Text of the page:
With energy prices soaring, heating costs will also inevitably rise in the coming winter. In order to mitigate this, solutions for operating buildings more efficiently are needed. The Empa spin-off viboo has developed an algorithm that makes it possible to operate even older buildings with around 25 percent less energy – while user comfort remains the same or even improves.
A thermostat that predictively controls the indoor climate and thereby improves energy efficiency and comfort – Empa researchers Felix Bünning and Benjamin Huber came up with this idea while working in Empa’s Urban Energy Systems lab. They developed a control algorithm that can calculate a building’s ideal energy use several hours in advance based on weather forecasts and building data. The first experiments at NEST, Empa’s and Eawag’s research and innovation building, showed that this approach can save around 25 percent of the energy. In March 2022, the two researchers, together with Matthias Sulzer, Senior Researcher at Empa, founded a spin-off company, viboo, to bring the solution to the market. In order to facilitate market entry, however, the algorithm still has to undergo more field tests.
Pilot project in an Empa office building
“We aim to integrate our solution into older buildings with no integrated building management system,” explains Benjamin Huber. For this reason, the two neo-entrepreneurs decided to further test their algorithm in older buildings after the successful experiments in NEST. For that, they needed a suitable test object and a partner company that has smart thermostats in its portfolio. Empa’s directorate provided the former: an office building, built in the 1960s and renovated in 2009. The viboo team also found a suitable partner company. “With Danfoss, we were able to win an international manufacturer for the project whose smart radiator thermostats already had a suitable interface. The control values calculated by the viboo algorithm can be transmitted from the cloud to the hardware via this interface,” explains Huber.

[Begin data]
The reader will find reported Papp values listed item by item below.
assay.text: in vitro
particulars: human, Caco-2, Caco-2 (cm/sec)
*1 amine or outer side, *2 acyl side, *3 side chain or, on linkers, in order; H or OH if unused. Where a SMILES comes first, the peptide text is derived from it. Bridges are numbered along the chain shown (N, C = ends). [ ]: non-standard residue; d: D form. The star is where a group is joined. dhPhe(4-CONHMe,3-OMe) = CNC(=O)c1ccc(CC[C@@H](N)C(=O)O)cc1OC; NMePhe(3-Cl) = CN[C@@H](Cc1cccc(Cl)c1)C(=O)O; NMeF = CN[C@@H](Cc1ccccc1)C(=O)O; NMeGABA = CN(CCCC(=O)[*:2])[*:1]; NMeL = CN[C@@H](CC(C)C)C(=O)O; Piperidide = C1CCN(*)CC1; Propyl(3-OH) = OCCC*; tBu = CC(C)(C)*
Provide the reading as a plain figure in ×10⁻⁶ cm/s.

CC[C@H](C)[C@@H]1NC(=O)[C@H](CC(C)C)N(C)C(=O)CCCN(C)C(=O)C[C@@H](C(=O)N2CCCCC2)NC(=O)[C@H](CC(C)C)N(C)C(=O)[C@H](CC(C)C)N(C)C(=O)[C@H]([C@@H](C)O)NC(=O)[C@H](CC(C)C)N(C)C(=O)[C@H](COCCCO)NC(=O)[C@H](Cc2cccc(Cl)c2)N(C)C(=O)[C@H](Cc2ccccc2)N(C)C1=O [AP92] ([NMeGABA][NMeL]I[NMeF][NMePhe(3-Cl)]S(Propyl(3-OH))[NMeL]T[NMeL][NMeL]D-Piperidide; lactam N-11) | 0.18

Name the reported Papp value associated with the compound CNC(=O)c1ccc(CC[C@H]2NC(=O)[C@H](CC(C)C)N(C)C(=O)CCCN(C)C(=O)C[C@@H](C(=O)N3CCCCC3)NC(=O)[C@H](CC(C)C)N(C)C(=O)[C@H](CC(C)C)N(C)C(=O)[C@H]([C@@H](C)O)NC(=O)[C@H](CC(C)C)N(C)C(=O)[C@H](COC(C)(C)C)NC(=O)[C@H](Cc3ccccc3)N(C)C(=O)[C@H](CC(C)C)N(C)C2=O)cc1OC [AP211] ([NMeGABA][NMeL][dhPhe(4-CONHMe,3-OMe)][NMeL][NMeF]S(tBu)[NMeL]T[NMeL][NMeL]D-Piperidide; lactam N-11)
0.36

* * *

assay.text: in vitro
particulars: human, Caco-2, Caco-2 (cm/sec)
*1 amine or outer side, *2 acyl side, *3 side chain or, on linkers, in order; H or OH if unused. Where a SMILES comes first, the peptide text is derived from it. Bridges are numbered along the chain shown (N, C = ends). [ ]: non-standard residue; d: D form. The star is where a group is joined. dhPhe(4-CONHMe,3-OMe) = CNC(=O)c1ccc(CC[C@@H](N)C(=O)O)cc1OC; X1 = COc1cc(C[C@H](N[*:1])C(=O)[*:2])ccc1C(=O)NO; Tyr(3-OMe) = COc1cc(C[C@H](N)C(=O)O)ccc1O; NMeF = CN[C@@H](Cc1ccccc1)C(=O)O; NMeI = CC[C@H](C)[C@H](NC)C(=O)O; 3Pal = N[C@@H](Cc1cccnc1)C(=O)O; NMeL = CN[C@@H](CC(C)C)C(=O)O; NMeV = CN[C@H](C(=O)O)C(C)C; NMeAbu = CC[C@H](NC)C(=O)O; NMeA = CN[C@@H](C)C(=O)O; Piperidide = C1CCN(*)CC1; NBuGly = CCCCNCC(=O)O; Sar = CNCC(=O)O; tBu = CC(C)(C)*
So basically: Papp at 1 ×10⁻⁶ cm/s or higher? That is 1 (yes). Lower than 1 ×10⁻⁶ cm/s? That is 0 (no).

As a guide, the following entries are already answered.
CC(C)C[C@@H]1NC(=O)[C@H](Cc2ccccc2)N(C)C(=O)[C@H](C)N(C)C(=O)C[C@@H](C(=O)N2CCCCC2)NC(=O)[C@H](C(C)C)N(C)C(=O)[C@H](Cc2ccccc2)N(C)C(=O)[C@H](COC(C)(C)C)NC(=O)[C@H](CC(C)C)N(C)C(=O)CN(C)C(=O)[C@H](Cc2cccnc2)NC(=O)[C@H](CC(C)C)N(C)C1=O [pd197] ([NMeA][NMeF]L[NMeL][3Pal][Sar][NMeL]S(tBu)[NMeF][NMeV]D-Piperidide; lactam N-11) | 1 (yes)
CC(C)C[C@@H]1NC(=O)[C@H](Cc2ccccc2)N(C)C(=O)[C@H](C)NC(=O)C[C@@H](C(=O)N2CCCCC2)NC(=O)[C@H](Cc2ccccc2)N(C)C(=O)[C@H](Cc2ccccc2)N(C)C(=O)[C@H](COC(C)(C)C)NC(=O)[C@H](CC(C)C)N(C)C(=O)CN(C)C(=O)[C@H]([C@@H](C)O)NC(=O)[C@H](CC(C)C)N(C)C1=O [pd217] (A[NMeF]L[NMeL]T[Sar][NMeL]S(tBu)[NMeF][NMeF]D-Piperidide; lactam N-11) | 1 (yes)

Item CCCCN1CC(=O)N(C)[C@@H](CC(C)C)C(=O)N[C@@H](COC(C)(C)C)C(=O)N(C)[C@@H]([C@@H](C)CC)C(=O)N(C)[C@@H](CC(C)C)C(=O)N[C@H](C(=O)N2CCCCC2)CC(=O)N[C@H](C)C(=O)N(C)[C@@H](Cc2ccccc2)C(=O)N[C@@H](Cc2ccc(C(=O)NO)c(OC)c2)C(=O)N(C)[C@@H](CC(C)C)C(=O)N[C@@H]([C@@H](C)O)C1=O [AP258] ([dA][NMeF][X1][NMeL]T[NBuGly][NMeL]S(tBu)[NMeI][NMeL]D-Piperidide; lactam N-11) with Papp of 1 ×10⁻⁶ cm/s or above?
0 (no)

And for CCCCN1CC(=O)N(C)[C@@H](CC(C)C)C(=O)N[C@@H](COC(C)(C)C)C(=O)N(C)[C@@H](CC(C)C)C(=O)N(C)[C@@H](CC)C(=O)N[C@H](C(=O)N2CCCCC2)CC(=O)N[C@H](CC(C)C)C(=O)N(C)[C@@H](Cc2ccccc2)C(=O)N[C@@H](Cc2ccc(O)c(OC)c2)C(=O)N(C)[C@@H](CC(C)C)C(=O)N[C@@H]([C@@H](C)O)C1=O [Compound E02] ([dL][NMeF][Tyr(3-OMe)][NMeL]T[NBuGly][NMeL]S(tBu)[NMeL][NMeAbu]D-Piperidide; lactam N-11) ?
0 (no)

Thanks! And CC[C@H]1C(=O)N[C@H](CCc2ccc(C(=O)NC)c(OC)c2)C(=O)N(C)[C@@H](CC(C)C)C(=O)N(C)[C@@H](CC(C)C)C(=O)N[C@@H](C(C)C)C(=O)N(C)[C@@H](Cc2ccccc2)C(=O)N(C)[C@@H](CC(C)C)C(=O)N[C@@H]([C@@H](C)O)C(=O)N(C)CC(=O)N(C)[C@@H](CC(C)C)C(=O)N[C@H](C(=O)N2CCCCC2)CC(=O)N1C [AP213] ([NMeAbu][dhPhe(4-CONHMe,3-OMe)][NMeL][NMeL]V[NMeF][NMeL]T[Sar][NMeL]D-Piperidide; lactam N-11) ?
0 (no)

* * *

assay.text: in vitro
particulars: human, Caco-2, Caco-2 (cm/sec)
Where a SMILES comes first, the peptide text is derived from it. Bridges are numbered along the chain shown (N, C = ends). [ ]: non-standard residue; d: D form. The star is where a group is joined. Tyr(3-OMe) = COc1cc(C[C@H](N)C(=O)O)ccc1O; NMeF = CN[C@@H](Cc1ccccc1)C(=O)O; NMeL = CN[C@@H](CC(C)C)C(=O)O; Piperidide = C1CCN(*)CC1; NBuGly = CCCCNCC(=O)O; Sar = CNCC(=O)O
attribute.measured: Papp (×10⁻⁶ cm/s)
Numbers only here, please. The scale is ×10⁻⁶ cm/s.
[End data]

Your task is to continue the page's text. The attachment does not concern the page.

In a first step, the team replaced 150 existing analog thermostats in the Empa building with a smart solution from Danfoss, the Danfoss Ally. Next, they connected the hardware to the Danfoss cloud. To obtain the control values for the smart thermostats, the Danfoss cloud communicated with the viboo cloud, which ran the self-learning algorithm. The setup was thus ready for field tests.
The new thermostats controlled the indoor climate from Christmas 2021 to the end of March 2022. In order to be able to draw a comparison, the operating modes were changed regularly, i.e. from the viboo controller to the standard Danfoss Ally mode and back again. At the end of the trial, the team surveyed the users in order to understand how they perceived the room comfort and whether users accept such new solutions in general.
Win-win: less energy, better comfort
The results of this pilot project were very positive. Overall, energy consumption was reduced by about 23 percent compared to the same heating period of the previous year – with the same or even better user comfort. In comparison, Danfoss Ally alone saved only about twelve percent. “In our surveys, very few users expressed skepticism about the new technology. This makes us confident that the market will eventually accept our solution,” says Felix Bünning.
The partner company is also impressed by the initial results. “We see great potential in the collaboration with viboo and think that solutions like this are the future – not only for the control of a single building, but for entire energy systems,” states Andrea Cannarozzo, Managing Director of Danfoss AG. From a visionary perspective, the viboo algorithm could in future optimize various smart home integrations such as heat pumps or solar systems, but also help operating the electrical grid or heating networks more sustainably.
More projects already in the pipeline
However, back to the near future. To further pave the way for market entry, viboo is conducting additional pilot projects in the upcoming heating period – together with Danfoss, but also other manufacturers such as ABB and Schneider Electric. The aim is to collect additional data and put the solution to the test in other environments.
At the same time, there is already interest from the public sector in integrating the algorithm into existing buildings, for example from the Federal Office for Buildings and Logistics (BBL) and the municipality of Männedorf. The work at Empa is not yet finished for viboo and Danfoss either. In the future, the partners will equip further buildings on the Empa campus with their smart solution.
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